New options for passwords on the command line – MySQL 5.6 introduces a new “scrambled” option/config file (.mylogin.cnf) that can be used to securely store user passwords that are used for command line operations.
New change password at next login – DBAs and developers can now control when account passwords must be changed via a new password_expired flag in the mysql.user table.
New policy-based Password validations – Passwords can now be validated for appropriate strength, length, mixed case, special chars, and other user defined policies based on LOW, MEDIUM and STRONG designation settings. 

Learn about these and all of MySQL 5.6 Security improvements and features, along with all technical documentation, in the MySQL docs

Better Performance and Scalability: Improved InnoDB Storage Engine

From an operational standpoint MySQL 5.6 provides better sustained linear performance and scale on systems supporting multi-processors and high CPU thread concurrency.  Key to this are improvements to Oracle’s InnoDB storage engine efficiency and concurrency that remove legacy thread contention and mutex locking within the InnoDB kernel.  These improvements enable MySQL to fully exploit the advanced multi-threaded processing power of today’s x86-based commodity-off-the-shelf hardware.

Internal benchmarks for SysBench Read/Write and Read Only workloads show a marked improvement in sustained scale over the most current version of MySQL 5.5.  The following shows that MySQL 5.6 provides “up and to the right” linear read/write transactions per second (“TPS”) scale on systems that support upwards of 48 concurrent CPU threads. 


Read only TPS workload sustained scale is also improved as demonstrated here:


Better Transactional Throughput

MySQL 5.6 improves InnoDB for better performance and scalability on highly concurrent, transactional and read intensive workloads.  In these cases performance gains are best measured by how an application performs and scales as concurrent user workloads grow.  In support of these use cases, InnoDB has a new re-factored architecture that minimizes mutex contentions and bottlenecks and provides a more consistent access path to underlying data.  Improvements include:

  • Kernel mutex split to remove a single point of contention
  • New thread for flushing operations
  • New multi-threaded purge
  • New adaptive hashing algorithm
  • Less buffer pool contention
  • Better, more consistent query execution via persistent optimizer statistics that are collected at more regular, predictable intervals

The net result of these improvements is reflected in the SysBench read/write benchmarks shown here: 


For Linux, MySQL 5.6 shows up to a 150% improvement in transactional TPS throughput over MySQL 5.5, while similar tests run on Windows 2008 reveal a 47% performance gain. 

Better Read Only Workload Throughput
New optimizations have been made to InnoDB for read only transactions that greatly improve the performance of high concurrency web-based lookups and report-generating applications.  These optimizations bypass transactional overhead and are enabled by default when autocommit = 1, or can be atomically controlled by the developer using the new START_TRANSACTION_READ_ONLY syntax:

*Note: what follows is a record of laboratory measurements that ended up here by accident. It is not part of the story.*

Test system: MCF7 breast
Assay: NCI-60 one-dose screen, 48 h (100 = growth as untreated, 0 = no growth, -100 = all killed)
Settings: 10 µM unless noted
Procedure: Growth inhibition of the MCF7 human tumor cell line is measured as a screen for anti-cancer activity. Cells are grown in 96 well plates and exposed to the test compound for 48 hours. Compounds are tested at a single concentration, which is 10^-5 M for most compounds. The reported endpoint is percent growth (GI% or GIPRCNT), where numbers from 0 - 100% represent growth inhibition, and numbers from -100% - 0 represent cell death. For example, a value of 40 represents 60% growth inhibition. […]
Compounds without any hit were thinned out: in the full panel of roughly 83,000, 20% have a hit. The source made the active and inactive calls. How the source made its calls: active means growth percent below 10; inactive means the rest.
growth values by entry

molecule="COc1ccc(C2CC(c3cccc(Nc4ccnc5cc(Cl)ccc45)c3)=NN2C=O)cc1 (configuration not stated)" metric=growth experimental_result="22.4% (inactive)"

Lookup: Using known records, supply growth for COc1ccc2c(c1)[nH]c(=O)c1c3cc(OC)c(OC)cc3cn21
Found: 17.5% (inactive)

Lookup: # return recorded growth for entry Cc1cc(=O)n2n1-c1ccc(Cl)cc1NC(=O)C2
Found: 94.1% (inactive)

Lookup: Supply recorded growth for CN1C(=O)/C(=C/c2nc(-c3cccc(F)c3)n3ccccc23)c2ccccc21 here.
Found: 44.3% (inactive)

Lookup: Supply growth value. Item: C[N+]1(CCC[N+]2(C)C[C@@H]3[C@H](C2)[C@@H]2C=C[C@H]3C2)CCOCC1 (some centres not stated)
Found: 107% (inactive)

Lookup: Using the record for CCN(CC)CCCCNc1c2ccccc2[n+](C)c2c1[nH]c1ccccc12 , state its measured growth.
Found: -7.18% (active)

SET autocommit = 0;
START_TRANSACTION_READ_ONLY;
SELECT c FROM T1 WHERE id=N;
COMMIT;

The results of these optimizations are shown here:


For Linux, MySQL 5.6 shows up to a 230% improvement in read only TPS throughput over MySQL 5.5, while similar tests run on Windows 2008 show a 65% performance gain.

For context, all benchmarks shown above were run on the following platform configuration:

  • Oracle Linux 6
  • Intel(R) Xeon(R) E7540 x86_64
  • MySQL leveraging:
    • 48 of 96 available CPU threads
    • 2 GHz, 512GB RAM

The SysBench benchmark tool is freely available for application use-case specific benchmarks and can be downloaded here.

You can also get in depth MySQL 5.6 performance and feature specific benchmarks by following related blogs by Mikael Ronstrom and Dimitri Kravtchuk.  Both share the test cases and configurations they use to arrive at the conclusions drawn above.

Better Performance with Solid State Drives (SSD)
Spinning disks are among the most common bottlenecks on any system, simply because they have mechanical parts that physically limiit the ability to scale as concurrency grows.  As a result, many MySQL applications are being deployed on SSD enabled systems which provide the memory-based speed and reliability required to support the highest levels of concurrency on today’s web-based systems.  With this in mind, MySQL 5.6 includes several key enhancements designed specifically for use with SSD, including:

  • Support for smaller 4k and 8k page sizes to better fit the standard storage algorithm of SSD.
  • Portable .ibd (InnoDB data) files that allow “hot” InnoDB tables to be easily moved from the default data directory to SSD or network storage devices.
  • Separate tablespaces for the InnoDB unlog log that optionally moves the undo log out of the system tablespace into one or more separate tablespaces.  The read-intensive I/O patterns for the undo log make these new tablespaces good candidates to move to SSD storage, while keeping the system tablespace on hard drive storage.